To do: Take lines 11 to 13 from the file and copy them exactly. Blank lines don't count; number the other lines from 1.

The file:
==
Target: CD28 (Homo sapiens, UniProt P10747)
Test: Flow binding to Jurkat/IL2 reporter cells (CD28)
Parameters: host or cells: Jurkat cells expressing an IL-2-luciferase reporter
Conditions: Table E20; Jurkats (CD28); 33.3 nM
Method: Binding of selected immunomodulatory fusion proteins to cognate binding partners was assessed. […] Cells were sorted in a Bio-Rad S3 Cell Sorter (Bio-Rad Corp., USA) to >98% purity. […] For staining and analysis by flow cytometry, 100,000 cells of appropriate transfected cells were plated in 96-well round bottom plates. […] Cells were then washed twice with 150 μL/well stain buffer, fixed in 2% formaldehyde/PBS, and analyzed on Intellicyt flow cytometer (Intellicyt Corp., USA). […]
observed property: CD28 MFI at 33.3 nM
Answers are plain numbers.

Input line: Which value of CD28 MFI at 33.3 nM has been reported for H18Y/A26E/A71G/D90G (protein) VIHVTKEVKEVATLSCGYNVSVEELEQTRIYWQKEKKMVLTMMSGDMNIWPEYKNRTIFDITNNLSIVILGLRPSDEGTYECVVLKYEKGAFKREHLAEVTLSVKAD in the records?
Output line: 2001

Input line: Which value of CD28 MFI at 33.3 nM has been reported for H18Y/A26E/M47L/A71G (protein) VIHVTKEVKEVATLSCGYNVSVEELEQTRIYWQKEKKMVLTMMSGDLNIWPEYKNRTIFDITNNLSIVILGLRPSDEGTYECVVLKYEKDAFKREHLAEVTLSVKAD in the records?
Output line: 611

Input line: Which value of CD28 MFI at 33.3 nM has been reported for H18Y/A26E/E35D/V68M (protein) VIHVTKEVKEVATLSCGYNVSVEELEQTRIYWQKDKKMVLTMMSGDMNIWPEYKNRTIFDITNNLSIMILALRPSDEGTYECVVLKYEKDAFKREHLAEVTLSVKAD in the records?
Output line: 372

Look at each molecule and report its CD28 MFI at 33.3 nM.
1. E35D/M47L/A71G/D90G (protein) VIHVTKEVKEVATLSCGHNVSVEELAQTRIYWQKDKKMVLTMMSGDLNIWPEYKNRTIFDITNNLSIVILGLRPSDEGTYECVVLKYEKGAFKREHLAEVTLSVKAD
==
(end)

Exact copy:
Output line: 611

Input line: Which value of CD28 MFI at 33.3 nM has been reported for H18Y/A26E/E35D/V68M (protein) VIHVTKEVKEVATLSCGYNVSVEELEQTRIYWQKDKKMVLTMMSGDMNIWPEYKNRTIFDITNNLSIMILALRPSDEGTYECVVLKYEKDAFKREHLAEVTLSVKAD in the records?
Output line: 372